Argued and Submitted, Seattle, Washington: June 5,
Appeal from the United States District Court for the Eastern District of Washington. D.C. No. 2:11-cr-00150-FVS-1. Fred L. Van Sickle, Senior District Judge, Presiding.
Affirming convictions for manufacturing marijuana plants and carrying a firearm during a drug trafficking crime, the panel held that the district court did not abuse its discretion in denying the defendant's motion for a mistrial on the basis of a government witness's testimony, nor in refusing to reopen the evidence to allow the defendant to testify.
The panel held that the district court did not abuse its discretion in denying a mistrial and a new trial on the basis of testimony that the defendant was advised of " his right to a consulate." The panel concluded that this single reference did not convey anything about the defendant's legal status in the United States because all foreign nationals are entitled to consular notification.
The panel held that the district court did not abuse its discretion in refusing to reopen the evidence to allow the defendant to testify. Joining other circuits, the panel held that a defendant must generally invoke the right to testify before the close of evidence. The panel held that the following factors are considered to determine whether a district court abused its discretion in denying a motion to reopen to allow a defendant to testify: (1) the timeliness of the defendant's motion, (2) the character of the proposed testimony, (3) the disruptive effect of granting the motion, and (4) whether the defendant offered a reasonable excuse for his or her untimely request to testify.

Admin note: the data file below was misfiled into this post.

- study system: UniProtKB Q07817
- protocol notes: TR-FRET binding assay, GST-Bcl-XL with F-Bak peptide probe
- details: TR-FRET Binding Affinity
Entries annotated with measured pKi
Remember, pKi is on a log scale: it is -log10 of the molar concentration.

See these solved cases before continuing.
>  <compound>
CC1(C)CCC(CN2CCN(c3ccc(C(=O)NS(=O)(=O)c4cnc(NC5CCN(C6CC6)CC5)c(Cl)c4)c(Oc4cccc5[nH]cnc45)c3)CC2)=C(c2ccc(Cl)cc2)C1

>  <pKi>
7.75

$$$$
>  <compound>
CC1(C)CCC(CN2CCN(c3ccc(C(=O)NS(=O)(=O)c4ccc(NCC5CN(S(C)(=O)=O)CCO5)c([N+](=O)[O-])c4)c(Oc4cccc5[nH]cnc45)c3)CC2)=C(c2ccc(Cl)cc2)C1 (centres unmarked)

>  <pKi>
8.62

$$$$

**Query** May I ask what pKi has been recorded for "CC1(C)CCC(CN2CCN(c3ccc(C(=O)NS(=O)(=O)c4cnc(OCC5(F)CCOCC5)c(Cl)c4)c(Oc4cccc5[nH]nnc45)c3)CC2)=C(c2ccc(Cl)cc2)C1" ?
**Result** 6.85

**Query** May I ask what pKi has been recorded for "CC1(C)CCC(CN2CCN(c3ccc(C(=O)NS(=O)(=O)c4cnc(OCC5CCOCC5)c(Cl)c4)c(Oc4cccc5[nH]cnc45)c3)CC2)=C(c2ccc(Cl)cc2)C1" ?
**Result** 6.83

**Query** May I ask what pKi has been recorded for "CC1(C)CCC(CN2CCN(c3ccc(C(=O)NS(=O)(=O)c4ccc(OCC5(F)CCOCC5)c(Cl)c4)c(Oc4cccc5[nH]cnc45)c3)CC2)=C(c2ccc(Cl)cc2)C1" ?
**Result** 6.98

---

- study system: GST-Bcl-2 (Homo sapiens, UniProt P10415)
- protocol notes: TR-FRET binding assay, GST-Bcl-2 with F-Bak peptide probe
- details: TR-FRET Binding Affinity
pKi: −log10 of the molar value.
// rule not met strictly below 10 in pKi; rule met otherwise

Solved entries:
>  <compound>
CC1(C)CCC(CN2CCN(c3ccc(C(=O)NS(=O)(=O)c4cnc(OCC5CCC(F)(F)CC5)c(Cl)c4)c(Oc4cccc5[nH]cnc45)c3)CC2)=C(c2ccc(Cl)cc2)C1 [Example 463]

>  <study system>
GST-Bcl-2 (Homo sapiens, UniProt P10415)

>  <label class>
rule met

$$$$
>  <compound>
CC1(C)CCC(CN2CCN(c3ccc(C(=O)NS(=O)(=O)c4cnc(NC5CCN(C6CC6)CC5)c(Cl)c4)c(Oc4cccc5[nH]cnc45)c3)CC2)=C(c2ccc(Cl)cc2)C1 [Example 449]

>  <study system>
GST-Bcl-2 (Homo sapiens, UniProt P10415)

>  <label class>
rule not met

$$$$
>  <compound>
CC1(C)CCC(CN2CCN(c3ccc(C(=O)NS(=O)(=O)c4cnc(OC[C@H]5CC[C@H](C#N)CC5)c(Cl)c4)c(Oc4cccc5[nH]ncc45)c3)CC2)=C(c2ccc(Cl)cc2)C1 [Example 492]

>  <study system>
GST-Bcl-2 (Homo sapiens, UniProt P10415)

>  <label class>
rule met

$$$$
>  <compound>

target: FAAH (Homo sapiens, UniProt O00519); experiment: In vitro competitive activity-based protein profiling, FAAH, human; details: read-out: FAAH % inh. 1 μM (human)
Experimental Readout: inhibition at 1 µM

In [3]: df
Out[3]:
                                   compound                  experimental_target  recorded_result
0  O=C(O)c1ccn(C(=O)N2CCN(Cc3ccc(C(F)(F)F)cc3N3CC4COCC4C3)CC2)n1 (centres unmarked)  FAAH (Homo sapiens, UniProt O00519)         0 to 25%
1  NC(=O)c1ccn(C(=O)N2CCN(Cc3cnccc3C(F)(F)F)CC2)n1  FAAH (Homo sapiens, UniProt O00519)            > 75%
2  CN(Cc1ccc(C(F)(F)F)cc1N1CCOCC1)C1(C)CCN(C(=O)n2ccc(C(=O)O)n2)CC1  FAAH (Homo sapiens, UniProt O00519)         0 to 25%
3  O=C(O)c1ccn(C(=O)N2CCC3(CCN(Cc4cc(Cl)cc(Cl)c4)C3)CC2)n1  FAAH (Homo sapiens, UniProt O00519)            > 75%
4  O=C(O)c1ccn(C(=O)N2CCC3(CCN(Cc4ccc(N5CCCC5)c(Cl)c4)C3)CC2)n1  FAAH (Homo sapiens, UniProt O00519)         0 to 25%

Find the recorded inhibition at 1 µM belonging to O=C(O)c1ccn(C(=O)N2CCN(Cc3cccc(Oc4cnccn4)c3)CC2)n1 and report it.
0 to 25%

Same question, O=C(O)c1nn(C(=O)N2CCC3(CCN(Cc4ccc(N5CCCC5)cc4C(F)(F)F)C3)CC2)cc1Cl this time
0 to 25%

Dan B. Johnson (argued), Spokane, Washington, for Defendant-Appellant.
Earl A. Hicks (argued), Assistant United States Attorney, Michael C. Ormsby, United States Attorney, Spokane, Washington, for Plaintiff-Appellee.
Before: Alfred T. Goodwin, M. Margaret McKeown, and Paul J. Watford, Circuit Judges. Opinion by Judge Goodwin.
GOODWIN, Circuit Judge:
Santiago Contreras Orozco was convicted of manufacturing 1,000 or more marijuana plants, in violation of 21 U.S.C. § 841(a)(1), (b)(1)(A)(vii), and 18 U.S.C. § 2, and carrying a firearm during a drug trafficking crime, in violation of 21 U.S.C. § 841(a)(1) and 18 U.S.C. § 924(c)(1)(A)(i). Orozco appeals his convictions, challenging two rulings made by the district court. First, he assigns error to the district court's denial of his motion for a mistrial because a government witness testified that Orozco was advised of " his right to a consulate." Orozco, a citizen of Mexico, argues that the consulate reference was " highly prejudicial" because it amounted to a disclosure that he was illegally in the ...